Conservatives seek $20B in deeper cuts to House spending bill

The conservative Republican Study Committee is offering an amendment to the GOP spending bill that would deepen cuts to government funding by as much as $20 billion for the rest of the year.
The amendment, submitted by committee chairman Rep. Jim Jordan (R-Ohio), could draw broad support from conservative and Tea Party-aligned Republican freshmen who have pushed party leaders to expand the cuts they are planning for the federal government.

The House begins debate Tuesday on a spending measure, known as a continuing resolution, to fund the government for the remainder of the fiscal year.
The legislation drafted by GOP leaders would cut $61 billion from current spending. Speaker John BoehnerJohn Andrew BoehnerLobbying World Freedom Caucus wants budget reforms attached to debt limit increase Trey Gowdy announces retirement from Congress MORE (R-Ohio) has trumpeted the fact that the bill would reduce President Obama’s budget request for 2011, which was never enacted, by $100 billion – a number that matches the Republican “Pledge to America” for spending cuts in the first year.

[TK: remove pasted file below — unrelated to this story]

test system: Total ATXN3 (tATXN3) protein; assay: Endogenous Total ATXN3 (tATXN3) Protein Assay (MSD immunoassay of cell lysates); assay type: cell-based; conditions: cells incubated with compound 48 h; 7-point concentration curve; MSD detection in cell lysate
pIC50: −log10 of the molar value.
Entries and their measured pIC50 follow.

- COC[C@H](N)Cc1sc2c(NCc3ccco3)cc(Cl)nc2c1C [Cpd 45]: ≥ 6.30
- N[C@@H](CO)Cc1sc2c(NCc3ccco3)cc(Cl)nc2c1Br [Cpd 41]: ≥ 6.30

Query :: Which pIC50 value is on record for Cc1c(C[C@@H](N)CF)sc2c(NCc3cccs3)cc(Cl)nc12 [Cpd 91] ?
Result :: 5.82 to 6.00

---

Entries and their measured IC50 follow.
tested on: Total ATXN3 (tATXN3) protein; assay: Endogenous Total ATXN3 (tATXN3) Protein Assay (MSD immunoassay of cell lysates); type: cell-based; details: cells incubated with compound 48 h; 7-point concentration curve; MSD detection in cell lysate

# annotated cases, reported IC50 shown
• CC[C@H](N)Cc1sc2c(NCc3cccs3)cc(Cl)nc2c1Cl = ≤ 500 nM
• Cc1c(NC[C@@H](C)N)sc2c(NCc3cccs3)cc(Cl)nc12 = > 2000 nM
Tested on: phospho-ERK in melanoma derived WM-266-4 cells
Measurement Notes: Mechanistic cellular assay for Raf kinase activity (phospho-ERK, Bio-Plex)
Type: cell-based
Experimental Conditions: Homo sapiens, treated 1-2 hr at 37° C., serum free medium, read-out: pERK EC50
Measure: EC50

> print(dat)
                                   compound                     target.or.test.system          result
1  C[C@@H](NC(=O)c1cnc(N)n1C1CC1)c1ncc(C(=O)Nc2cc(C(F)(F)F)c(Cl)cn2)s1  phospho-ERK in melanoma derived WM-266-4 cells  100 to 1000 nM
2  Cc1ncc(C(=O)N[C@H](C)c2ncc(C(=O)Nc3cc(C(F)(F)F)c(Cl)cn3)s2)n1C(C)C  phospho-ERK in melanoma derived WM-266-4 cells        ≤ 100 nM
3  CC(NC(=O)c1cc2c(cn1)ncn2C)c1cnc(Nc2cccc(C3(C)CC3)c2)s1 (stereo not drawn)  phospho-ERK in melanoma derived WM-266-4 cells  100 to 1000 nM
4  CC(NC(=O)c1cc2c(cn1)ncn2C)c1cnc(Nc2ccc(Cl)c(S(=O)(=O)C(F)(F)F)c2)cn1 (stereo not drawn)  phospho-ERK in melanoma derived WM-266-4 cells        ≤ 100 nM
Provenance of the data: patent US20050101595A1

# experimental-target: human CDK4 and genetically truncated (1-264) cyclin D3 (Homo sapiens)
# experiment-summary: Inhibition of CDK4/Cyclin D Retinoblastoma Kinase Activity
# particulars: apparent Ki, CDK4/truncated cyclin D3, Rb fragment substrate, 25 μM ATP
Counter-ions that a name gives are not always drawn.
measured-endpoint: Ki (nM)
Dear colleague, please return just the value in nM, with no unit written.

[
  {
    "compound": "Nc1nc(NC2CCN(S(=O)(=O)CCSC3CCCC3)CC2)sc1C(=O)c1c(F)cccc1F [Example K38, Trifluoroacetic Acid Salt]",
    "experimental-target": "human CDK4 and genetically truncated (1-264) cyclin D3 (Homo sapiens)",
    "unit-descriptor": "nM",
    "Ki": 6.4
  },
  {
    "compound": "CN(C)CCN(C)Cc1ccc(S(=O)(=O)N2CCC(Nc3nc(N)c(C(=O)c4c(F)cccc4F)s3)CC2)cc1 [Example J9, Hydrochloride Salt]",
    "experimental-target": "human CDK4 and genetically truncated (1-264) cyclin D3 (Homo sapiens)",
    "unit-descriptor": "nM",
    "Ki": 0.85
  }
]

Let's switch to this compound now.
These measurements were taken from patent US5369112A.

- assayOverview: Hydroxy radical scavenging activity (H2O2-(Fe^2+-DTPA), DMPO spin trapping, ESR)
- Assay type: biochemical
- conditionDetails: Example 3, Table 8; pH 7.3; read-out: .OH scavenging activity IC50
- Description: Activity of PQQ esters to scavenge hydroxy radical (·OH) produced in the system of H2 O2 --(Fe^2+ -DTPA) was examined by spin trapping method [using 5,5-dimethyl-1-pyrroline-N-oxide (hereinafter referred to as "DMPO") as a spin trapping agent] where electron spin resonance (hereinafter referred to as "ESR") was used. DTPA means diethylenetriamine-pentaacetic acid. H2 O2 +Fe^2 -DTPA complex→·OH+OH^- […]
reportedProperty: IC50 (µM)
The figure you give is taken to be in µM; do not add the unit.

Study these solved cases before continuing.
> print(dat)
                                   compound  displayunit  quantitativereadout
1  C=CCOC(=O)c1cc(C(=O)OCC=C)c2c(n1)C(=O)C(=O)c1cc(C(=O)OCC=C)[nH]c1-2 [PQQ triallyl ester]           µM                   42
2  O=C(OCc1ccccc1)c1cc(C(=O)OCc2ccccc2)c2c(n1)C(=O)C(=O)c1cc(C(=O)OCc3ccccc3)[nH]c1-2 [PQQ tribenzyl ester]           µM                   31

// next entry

Conservative members of the GOP caucus have pushed to cut a full $100 billion from current spending, and Jordan’s amendment would bring the total reductions closer to that total. His amendment calls for across- the-board cuts to the appropriations bill that currently directs funding for the government, with a single exception: aid to Israel.

A spokesman for the congressman, Brian Straessle, said Jordan’s measure would reduce current spending by another $19 billion to $20 billion beyond the cuts outlined by party leaders. The goal, he said, is to fully return non-security discretionary spending to 2008 levels.
Jordan’s amendment is one of more than 400 that have been filed for the spending bill, and Straessle said he intends to push for a vote on it.